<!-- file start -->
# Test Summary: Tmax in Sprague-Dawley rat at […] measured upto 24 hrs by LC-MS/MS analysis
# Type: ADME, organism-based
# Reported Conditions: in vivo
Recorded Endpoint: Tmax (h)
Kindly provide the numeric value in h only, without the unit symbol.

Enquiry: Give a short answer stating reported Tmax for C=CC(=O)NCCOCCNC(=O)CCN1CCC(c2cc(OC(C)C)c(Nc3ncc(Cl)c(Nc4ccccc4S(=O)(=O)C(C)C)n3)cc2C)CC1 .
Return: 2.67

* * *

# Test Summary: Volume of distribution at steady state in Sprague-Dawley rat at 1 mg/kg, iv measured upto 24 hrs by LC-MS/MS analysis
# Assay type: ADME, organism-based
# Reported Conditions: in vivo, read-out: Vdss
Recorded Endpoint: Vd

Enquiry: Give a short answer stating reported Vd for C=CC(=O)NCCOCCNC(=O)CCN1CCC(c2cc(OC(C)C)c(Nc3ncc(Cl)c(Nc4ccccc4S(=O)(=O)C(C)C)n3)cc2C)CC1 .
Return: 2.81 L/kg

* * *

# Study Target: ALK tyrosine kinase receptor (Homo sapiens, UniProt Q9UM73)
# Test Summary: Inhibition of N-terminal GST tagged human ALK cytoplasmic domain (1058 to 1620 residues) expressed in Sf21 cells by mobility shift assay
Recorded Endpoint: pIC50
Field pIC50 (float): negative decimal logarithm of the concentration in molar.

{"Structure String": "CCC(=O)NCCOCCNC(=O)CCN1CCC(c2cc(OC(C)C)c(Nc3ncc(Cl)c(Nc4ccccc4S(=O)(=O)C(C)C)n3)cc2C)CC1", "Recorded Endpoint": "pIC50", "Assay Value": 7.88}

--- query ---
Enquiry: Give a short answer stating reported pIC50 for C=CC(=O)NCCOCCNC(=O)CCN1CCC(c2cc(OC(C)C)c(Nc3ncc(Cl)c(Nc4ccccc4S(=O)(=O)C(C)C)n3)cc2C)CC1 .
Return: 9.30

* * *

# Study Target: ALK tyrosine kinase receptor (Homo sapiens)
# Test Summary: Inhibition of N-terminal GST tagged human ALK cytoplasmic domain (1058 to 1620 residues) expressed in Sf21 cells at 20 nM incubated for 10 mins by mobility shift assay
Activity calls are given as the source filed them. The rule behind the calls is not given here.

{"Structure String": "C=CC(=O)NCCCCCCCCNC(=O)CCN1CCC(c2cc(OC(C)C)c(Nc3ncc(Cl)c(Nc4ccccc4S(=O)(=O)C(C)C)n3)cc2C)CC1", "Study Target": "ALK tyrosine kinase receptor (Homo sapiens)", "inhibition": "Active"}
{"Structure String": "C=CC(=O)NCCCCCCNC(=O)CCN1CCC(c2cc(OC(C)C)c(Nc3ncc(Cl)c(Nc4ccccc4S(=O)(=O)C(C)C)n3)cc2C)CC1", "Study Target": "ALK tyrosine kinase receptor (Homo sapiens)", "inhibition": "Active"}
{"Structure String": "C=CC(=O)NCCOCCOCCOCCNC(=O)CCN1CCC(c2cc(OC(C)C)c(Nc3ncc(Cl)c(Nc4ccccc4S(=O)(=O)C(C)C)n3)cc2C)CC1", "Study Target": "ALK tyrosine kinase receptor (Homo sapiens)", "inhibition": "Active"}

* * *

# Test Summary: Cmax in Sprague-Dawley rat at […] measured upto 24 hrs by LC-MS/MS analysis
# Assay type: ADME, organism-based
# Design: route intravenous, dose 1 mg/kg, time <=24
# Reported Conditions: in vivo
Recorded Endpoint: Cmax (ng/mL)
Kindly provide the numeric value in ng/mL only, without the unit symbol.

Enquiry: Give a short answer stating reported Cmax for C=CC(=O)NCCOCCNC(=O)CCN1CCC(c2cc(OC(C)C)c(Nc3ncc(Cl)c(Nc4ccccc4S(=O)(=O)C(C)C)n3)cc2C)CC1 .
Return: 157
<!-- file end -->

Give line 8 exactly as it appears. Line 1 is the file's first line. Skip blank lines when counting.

* * *